(530) 752-2048
[email protected]

Jean-Xavier Guinard
(530) 754-8659
[email protected]


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West Nile Follow-up: Robert Washino and Michael Parrella Quoted
Robert Washino, professor emeritus in the Department of Entomology, has represented Davis on the Sacramento-Yolo Mosquito and Vector Control District board for more than 30 years. He says that the district’s monitoring program this year was “probably the most ambitious in the country.” Michael Parrella, associate dean of the College of Agricultural and Environmental Sciences, has represented Yolo County on the board for 10 years. He says the district's response to this year’s West Nile outbreak was "phenomenal." The district’s response to West Nile virus is addressed in this article. The Davis Enterprise
http://www.news.ucdavis.edu/in_the_news/full_text/view_clip.lasso?id=12802

Robert Washino
(530) 752-5652
[email protected]

Michael Parrella
(530) 752-8473
[email protected]


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Distress Calls and Crows: Michael Delwiche’s System
A new electronic unit that broadcasts crow distress calls efficiently repels the birds and reduces crop damage in almond orchards, according to agricultural engineer Michael Delwiche, a professor in the Department of Biological and Agricultural Engineering. The new system could be a benefit for growers who endure significant crop loss from crows.

The technology is currently being tested in winegrape vineyards, where birds can also cause significant damage to the crops.

Capital Press Agriculture Weekly
http://www.news.ucdavis.edu/in_the_news/full_text/view_clip.lasso?id=12837

The Daily Democrat
http://www.news.ucdavis.edu/in_the_news/full_text/view_clip.lasso?id=12893

Michael Delwiche
(530) 752-7023
[email protected]


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Fuel Cell Vehicles: Daniel Sperling Comments
The future of fuel cell vehicles depends on commitment from automakers and others involved in their production and maintenance, says Dan Sperling, professor in the departments of Environmental Science and Policy and Civil Engineering, and director of the Institute of Transportation Studies.

Fuel storage and distribution systems must also be in place before fuel cell vehicles are commonplace. Sperling notes that mass production of fuel cell vehicles could be in place in as little as 10 years.

San Francisco Chronicle
http://www.news.ucdavis.edu/in_the_news/full_text/view_clip.lasso?id=12761

Daniel Sperling
(530) 752-7434
[email protected]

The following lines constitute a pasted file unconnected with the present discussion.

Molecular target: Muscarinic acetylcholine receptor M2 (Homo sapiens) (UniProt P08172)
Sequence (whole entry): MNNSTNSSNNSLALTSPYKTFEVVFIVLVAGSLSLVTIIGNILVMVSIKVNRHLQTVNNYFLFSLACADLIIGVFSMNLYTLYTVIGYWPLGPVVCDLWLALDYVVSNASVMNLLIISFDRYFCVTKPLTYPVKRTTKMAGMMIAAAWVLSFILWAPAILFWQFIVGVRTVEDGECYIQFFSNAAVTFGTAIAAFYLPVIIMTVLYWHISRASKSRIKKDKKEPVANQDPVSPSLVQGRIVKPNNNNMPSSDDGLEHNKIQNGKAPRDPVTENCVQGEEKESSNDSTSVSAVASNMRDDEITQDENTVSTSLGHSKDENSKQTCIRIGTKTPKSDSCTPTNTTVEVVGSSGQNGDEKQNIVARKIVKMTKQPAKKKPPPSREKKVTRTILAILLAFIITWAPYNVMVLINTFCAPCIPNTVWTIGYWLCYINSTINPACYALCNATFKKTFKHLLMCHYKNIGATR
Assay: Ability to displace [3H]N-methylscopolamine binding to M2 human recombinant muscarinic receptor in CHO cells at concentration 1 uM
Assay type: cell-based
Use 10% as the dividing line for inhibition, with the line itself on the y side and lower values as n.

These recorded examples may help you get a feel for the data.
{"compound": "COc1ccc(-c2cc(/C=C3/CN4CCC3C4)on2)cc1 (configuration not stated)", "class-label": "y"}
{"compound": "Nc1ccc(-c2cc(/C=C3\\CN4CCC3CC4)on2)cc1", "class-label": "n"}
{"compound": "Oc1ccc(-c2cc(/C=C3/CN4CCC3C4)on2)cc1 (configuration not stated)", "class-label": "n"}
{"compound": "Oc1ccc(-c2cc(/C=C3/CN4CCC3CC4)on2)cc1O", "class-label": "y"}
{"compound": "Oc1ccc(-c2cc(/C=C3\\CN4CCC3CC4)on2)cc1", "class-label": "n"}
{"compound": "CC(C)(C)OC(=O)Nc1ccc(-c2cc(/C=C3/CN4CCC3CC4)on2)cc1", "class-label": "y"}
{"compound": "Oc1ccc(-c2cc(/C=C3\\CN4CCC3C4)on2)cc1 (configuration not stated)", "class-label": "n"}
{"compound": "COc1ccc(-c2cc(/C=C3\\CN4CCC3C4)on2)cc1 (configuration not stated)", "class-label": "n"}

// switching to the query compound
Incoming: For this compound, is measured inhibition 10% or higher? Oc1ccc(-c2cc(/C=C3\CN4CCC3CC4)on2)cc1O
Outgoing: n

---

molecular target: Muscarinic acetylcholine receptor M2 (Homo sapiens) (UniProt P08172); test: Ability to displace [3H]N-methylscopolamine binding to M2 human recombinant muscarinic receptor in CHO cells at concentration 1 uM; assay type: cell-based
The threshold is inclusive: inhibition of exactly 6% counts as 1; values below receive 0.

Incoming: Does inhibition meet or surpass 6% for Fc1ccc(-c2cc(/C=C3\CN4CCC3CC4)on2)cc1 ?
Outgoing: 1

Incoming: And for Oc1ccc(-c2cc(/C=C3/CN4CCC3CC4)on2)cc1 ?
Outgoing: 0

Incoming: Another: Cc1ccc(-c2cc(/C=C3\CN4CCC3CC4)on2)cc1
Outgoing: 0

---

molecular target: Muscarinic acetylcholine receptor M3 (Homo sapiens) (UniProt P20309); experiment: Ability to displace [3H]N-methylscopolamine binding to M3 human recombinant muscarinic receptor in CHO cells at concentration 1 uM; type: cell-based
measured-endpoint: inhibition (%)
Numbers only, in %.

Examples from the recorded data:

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U.S. and E.U. May Reduce Farm Aid: Daniel Sumner Comments
The U.S. and European proposals to slash farm subsidies and tariffs should challenge other nations to revive stalled global trade talks. Daniel Sumner, director of the Agricultural Issues Center, said that the U.S. and European proposals were significant because they provided numerical targets for reducing domestic farm support, which should be enough to get other countries back to the negotiating table.

Trade negotiators are eager to reach an agreement on global trade talks before the December ministerial meeting of the World Trade Organization in Hong Kong.

The Los Angeles Times
http://www.news.ucdavis.edu/in_the_news/full_text/view_clip.lasso?id=12877

Daniel Sumner
(530) 752-1668
[email protected]


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Tractor-Driving Students: Jim Rumsey Instructs
One of the most popular classes in the college is Jim Rumsey’s “tractor-driving class.” There is always a waiting list, for majors and nonmajors alike, for Applied Biological Systems Technology 49: Field Equipment Operation, taught by senior lecturer Jim Rumsey in the Department of Biological and Agricultural Engineering. In addition to tractor driving and maintenance, Rumsey teaches students about soil conservation, farm safety, and the use of fertilizers and pesticides. Majors in the college have many uses for the class; nonmajors learn about various agricultural and environmental subjects and develop an appreciation for agricultural equipment. The Sacramento Bee
http://www.sacbee.com/content/news/story/13712431p-14554935c.html James Rumsey
(530) 752-8400
[email protected]


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Red Wine Advice from Andrew Waterhouse